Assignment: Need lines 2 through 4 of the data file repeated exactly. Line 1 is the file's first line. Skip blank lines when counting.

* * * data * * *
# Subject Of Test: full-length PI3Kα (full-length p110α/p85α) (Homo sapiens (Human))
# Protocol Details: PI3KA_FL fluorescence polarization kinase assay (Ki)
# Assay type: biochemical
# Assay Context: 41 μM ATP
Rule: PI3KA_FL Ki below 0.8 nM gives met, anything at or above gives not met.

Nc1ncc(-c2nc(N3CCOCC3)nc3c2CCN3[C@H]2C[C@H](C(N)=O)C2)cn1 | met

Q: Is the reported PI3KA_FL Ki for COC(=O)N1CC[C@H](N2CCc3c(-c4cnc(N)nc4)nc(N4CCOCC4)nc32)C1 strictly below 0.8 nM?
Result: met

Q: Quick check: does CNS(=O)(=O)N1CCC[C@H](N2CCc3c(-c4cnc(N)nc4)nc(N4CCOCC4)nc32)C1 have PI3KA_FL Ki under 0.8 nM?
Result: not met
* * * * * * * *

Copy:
# Protocol Details: PI3KA_FL fluorescence polarization kinase assay (Ki)
# Assay type: biochemical
# Assay Context: 41 μM ATP